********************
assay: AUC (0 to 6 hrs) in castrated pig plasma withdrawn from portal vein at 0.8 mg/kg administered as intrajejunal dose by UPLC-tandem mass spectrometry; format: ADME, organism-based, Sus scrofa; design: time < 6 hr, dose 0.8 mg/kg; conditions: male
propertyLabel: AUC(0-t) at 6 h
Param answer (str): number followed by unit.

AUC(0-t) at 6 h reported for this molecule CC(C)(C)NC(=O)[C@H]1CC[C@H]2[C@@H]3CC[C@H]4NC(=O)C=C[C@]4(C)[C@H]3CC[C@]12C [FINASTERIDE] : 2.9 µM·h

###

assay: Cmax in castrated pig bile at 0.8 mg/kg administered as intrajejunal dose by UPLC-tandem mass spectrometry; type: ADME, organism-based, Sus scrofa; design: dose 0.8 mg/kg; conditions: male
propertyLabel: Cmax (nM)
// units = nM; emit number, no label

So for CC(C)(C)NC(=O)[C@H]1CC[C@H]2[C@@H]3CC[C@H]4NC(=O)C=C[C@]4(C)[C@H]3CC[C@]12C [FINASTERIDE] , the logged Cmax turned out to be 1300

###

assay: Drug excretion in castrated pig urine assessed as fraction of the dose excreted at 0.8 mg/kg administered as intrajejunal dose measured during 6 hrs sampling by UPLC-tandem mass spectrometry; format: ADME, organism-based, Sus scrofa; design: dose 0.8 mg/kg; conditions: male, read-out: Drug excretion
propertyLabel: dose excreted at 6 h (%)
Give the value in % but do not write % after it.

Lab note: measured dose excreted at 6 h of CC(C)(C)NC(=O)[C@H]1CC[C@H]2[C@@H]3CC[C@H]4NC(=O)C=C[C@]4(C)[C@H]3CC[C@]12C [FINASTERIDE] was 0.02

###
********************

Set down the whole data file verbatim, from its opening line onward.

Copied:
assay: AUC (0 to 6 hrs) in castrated pig plasma withdrawn from portal vein at 0.8 mg/kg administered as intrajejunal dose by UPLC-tandem mass spectrometry; format: ADME, organism-based, Sus scrofa; design: time < 6 hr, dose 0.8 mg/kg; conditions: male
propertyLabel: AUC(0-t) at 6 h
Param answer (str): number followed by unit.

AUC(0-t) at 6 h reported for this molecule CC(C)(C)NC(=O)[C@H]1CC[C@H]2[C@@H]3CC[C@H]4NC(=O)C=C[C@]4(C)[C@H]3CC[C@]12C [FINASTERIDE] : 2.9 µM·h

###

assay: Cmax in castrated pig bile at 0.8 mg/kg administered as intrajejunal dose by UPLC-tandem mass spectrometry; type: ADME, organism-based, Sus scrofa; design: dose 0.8 mg/kg; conditions: male
propertyLabel: Cmax (nM)
// units = nM; emit number, no label

So for CC(C)(C)NC(=O)[C@H]1CC[C@H]2[C@@H]3CC[C@H]4NC(=O)C=C[C@]4(C)[C@H]3CC[C@]12C [FINASTERIDE] , the logged Cmax turned out to be 1300

###

assay: Drug excretion in castrated pig urine assessed as fraction of the dose excreted at 0.8 mg/kg administered as intrajejunal dose measured during 6 hrs sampling by UPLC-tandem mass spectrometry; format: ADME, organism-based, Sus scrofa; design: dose 0.8 mg/kg; conditions: male, read-out: Drug excretion
propertyLabel: dose excreted at 6 h (%)
Give the value in % but do not write % after it.

Lab note: measured dose excreted at 6 h of CC(C)(C)NC(=O)[C@H]1CC[C@H]2[C@@H]3CC[C@H]4NC(=O)C=C[C@]4(C)[C@H]3CC[C@]12C [FINASTERIDE] was 0.02

###